When Kathy and I followed God’s clear and abundant leading to plant New Life NoMa in DC, worry’s voice was heard. It said, "You’re too old, too white, and you don’t have enough support money.  What if nobody comes? What if this is just a big mistake?"

I prayed, "God, I’m worried about this. Please forgive me for not trusting you and loving you. Please forgive me for leaning on my own understanding. Now God, help me to follow you and to trust in your love, your direction, and your forgiveness. Amen."

As you know, God is blessing and by His Spirit He has planted New Life NoMa. Although we’re an imperfect, wonderfully eclectic group, we are seeking to love God with all our hearts and to love our neighbor as we would want to be loved.  I believe God is pleased.

I also believe God has anointed us to proclaim His Good News. Luke 4:18-19 says, "The Spirit of the Lord is on me, because he has anointed me to preach good news to the poor.  He has sent me to proclaim freedom for the prisoners and recovery of sight for the blind, to release the oppressed, 19 to proclaim the year of the Lord’s favor."  By God’s grace we will share the love of Christ as a church and we will bring His freedom to others. We will not worry, but we will trust Him, love Him, love others, and live life to the full.


 Overcoming Worry - Part 3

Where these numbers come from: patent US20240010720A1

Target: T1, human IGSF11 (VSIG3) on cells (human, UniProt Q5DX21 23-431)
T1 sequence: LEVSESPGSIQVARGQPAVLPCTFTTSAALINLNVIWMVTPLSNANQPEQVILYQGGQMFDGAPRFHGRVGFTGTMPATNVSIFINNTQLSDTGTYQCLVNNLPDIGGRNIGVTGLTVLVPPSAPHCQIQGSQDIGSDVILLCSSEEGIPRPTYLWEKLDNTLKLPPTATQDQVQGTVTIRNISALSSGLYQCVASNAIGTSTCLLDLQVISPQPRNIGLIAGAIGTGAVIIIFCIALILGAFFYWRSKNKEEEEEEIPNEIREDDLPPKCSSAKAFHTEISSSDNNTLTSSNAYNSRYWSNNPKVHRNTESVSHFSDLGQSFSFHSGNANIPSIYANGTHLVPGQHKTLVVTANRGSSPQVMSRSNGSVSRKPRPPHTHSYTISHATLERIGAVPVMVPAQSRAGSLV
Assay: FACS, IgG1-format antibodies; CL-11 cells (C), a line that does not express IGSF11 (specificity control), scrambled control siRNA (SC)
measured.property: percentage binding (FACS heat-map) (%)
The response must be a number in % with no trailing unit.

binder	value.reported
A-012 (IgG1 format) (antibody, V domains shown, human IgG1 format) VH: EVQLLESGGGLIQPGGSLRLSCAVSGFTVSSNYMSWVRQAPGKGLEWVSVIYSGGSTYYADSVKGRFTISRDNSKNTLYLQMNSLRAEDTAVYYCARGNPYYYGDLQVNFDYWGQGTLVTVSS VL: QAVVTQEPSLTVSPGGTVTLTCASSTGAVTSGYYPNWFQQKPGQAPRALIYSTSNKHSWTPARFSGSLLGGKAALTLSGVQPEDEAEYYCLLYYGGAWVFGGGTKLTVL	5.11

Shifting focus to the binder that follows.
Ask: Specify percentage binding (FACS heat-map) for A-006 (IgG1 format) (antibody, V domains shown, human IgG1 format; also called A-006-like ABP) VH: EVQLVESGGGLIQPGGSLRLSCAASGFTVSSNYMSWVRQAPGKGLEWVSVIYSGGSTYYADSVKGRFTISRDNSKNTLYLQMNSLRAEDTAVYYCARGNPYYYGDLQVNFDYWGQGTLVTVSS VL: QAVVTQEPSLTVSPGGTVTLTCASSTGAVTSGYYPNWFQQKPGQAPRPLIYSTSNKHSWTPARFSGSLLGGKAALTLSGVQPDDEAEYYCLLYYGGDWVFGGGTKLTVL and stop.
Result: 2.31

Worry Poisons Your Well

If you have a worry problem, do these three things:

1. Ask yourself: "What is the worst that can possibly happen?"

2. Prepare to accept the worst if you have to. 

3. Then calmly proceed to improve on the worst.

Worry wears us out! Our fatigue is often caused not by work, but by worry, frustration and resentment.

Do you remember the things you were worrying about a year ago? How did they work out? Didn’t you waste a lot of fruitless energy on account of most of them? Didn’t most of them turn out all right after all?

About ninety percent of the things in our lives are right and about ten percent are wrong. If we want to be happy, all we have to do is to concentrate on the ninety percent that are right and ignore the ten percent that are wrong. If we want to be worried and bitter and have stomach ulcers, all we have to do is to concentrate on the ten percent that are wrong and ignore the ninety percent that are glorious.

In Luke 12:22-34 Jesus addresses worry:

22 Then Jesus said to his disciples: "Therefore I tell you, do not worry about your life, what you will eat; or about your body, what you will wear. 23 Life is more than food, and the body more than clothes. 24 Consider the ravens: They do not sow or reap, they have no storeroom or barn; yet God feeds them. And how much more valuable you are than birds! 25 Who of you by worrying can add a single hour to his life? 26 Since you cannot do this very little thing, why do you worry about the rest?